Apple strikes back at 'iCon Jobs' publisher

Mac maker has removed all of John Wiley & Sons' books from Apple store shelves ahead of the publication of a biography of its CEO. Photo: Jobs biography said to rankle Apple

Tech Industry
Technology publisher John Wiley & Sons says that Apple Computer has removed all its books from Apple store shelves ahead of the publication of a biography titled "iCon Steve Jobs."

"There were conversations with an Apple executive and following that the books were pulled," Wiley spokeswoman Lori Sayde-Mehrtens said Tuesday. "It's an unfortunate decision for us, and we're clearly disappointed in their decision."

The Wiley books were removed late last week, said Sayde-Mehrtens, adding that the two companies have had a long-standing partnership.

An Apple representative declined to comment on the book about Apple's CEO or whether Wiley publications had been pulled from Apple shelves. But author Jeffrey Young said Apple did not like his book.

"My understanding is that Wiley requested or asked if there were any factual changes to be made in the book or errors and that's when they (Apple) said the only thing satisfying to (them) would be not to publish the book," Young told Reuters.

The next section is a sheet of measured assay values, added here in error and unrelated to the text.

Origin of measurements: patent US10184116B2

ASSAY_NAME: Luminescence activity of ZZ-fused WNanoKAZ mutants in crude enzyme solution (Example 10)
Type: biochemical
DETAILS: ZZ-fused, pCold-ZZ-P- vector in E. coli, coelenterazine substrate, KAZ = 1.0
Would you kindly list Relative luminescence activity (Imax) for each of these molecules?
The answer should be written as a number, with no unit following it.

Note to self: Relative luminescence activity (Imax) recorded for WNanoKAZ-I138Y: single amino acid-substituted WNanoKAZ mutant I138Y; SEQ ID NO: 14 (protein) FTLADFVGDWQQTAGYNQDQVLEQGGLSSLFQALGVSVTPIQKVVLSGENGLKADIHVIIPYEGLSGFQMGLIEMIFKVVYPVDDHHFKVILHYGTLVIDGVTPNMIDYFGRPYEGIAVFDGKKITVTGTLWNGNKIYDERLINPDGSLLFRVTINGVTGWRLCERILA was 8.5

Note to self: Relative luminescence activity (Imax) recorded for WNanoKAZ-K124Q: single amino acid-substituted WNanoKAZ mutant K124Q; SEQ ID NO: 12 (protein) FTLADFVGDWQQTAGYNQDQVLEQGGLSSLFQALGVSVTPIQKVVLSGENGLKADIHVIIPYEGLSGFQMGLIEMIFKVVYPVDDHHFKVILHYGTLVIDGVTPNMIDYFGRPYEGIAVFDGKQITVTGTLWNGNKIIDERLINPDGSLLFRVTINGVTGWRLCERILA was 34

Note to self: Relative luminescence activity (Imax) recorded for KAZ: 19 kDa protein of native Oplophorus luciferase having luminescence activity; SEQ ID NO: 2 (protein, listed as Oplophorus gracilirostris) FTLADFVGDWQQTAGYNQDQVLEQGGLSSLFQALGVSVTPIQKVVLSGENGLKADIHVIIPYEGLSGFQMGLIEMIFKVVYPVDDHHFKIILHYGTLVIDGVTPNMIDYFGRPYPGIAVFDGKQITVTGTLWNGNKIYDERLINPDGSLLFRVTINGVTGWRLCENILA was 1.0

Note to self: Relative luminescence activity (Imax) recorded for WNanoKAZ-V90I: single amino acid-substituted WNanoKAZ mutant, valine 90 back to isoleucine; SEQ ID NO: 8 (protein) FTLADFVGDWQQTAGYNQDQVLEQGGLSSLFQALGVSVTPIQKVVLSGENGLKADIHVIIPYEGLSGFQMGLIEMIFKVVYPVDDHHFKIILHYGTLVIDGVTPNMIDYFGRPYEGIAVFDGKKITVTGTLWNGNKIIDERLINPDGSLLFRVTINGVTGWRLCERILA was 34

"Obviously there's some relationship between seeing the book and pulling the Wiley books, but I don't know what it is," Young said. "I was pretty stunned."

The book, "iCon Steve Jobs: The Greatest Second Act in the History of Business," written by Young with William Simon, is not yet available, but an Apple executive got an early copy of the book, Young told Reuters.

Under Jobs, Apple, based in Cupertino, Calif., is famously tight-lipped about its products and is now suing several individuals for publishing details about upcoming products on the Internet.

Young said that the current book was "pretty positive" and updates a biography of Jobs he wrote 20 years ago titled "The Journey Is the Reward."

"It was pretty negative at that point," Young said of the earlier biography.

The updated biography reflects the turnaround of Apple with redesigned Macintosh computers, the iPod and Jobs' success at Pixar Animation Studios, where he is also CEO.

"This one I thought made his tale much more positive," Young said. "His return to Apple has been somewhat triumphant."

Jobs left Apple in 1985 after disagreements with then-CEO John Scully. He returned to Apple in 1996 as an informal advisor when Apple bought Next, a computer company that Jobs founded. Jobs once again became chief executive of Apple in 2000.

The decision by Apple to remove the books was first reported by the San Jose Mercury News.

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